Check out this rant from Willem Buiter’s blog at the Financial Times.

Since the Obama administration took over on January 20, the US Treasury has effectively been out to lunch. As widely reported (see e.g. this account in the Financial Times), Sir Gus O’Donnell (as cabinet secretary the top UK civil servant) has attacked the “absolute madness’ of the US spoils system, where a new Federal administration replaces the entire top stratum of the civil service with new officials possessing the right political connections and leanings. Quite a few of these top officials need to be confirmed before they can start working. This can take months. Many of the new officials have no political, government or administrative experience and spend most of their first months in office trying to figure out where the washroom is instead of designing and implementing policy.

Buiter says the “spoils system” in the U.S. government which allows officials to appoint their unqualified cronies to positions that require real expertise has led to the “emasculation of US macroecononomic policy making.”

The price of the US spoils system has been high, if the quality of economic policy making in Washington DC by the Obama administration is anything to go by. The Obama administration’s handling of the financial crisis and the recession-verging-on-depression has been surprisingly fumbling and kak-handed. The economic team should have hit the ground running following a lengthy transition period and the appointment to the top positions of experienced economic policy makers like Tim Geithner, Larry Summers, Peter Orszag and Paul Volcker. But there is little evidence of coherent teamwork. Instead we are treated to repeated examples of the Unfinished Symphony (Geithner) or of A Night at the Improv (Summers).

In the US Treasury, Timothy Geithner has come up with a number of half-baked plans, under the grand umbrella of the Financial Stability Plan of February 10. These plans are not worked out to the point that they can even be evaluated properly, they are not costed properly and, except for the money left from the TARP and the funds approved by the Congress for the US$ 787 bn fiscal stimulus plan, they are not funded.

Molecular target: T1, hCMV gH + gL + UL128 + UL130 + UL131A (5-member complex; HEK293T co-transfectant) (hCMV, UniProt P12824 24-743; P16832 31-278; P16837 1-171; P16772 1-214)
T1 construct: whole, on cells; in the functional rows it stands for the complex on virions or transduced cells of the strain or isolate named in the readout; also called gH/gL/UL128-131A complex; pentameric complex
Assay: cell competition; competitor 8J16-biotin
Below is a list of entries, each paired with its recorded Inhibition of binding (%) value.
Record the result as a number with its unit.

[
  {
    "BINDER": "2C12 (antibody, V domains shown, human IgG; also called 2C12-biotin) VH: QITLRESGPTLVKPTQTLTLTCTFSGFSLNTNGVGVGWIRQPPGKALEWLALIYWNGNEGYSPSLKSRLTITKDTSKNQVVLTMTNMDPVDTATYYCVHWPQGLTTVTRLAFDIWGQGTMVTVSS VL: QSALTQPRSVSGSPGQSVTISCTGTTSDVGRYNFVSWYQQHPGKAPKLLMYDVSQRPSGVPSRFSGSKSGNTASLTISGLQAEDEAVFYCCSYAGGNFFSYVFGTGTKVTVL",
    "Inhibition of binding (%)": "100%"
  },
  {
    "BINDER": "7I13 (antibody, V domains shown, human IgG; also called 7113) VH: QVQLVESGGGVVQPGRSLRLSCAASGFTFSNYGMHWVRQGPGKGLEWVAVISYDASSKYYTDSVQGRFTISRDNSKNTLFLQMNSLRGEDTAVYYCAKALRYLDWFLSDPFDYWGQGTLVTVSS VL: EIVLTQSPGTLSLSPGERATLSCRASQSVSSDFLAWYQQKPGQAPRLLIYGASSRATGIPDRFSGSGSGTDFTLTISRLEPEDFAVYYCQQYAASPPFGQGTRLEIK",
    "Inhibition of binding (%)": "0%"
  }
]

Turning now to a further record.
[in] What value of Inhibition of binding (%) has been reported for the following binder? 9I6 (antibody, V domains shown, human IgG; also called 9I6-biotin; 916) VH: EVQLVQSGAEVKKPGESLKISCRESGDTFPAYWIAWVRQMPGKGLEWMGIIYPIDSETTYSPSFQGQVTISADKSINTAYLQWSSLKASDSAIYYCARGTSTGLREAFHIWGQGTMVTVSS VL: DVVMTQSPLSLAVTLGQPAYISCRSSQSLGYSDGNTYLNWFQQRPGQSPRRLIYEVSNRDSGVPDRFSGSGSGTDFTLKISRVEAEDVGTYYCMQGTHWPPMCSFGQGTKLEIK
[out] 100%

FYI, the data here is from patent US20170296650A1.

That the half-worked-out fiscal-financial rescue plans of the US government are not funded is due to a deeper flaw in the US political economy than the spoils system. It reflects the extreme polarisation of American society and of the polity. This may have started as early as the Vietnam War years, accelerated during the Reagan administrations and exploded during the George W. Bush administrations. Almost any departure from the status-quo is subject to de-facto veto from some well-organised and well-funded special interest coalition. During times of war and economic crisis, policy paralysis is costly.

But the fact that the economic plans of the administration are only half worked out is due to the fact that, except for the Treasury Secretary himself, the entire top of the Treasury is vacant. it is even possible that Geithner has to make his own coffee, a task normally delegated to a Deputy Secretary. This is an insane situation that no self-respecting country should allow to continue.

With Geithner under-supported and over-worked, Larry Summers, Director of the National Economic Council, has jumped into the macroeconomic policy fray with gusto, but not, unfortunately, with the benefit and backing of careful analysis.

Whew! That’s a scathing indictment if I ever saw one! Tim Geithner’s and Larry Summers’ ears must be burning. But I suppose if Obama read it, he’d just continue to preen and think it’s all about him. But while he’s focusing on “me, me, me,” the U.S. economy is crashing and burning. Is there anyone who can talk some sense into our narcissist in chief?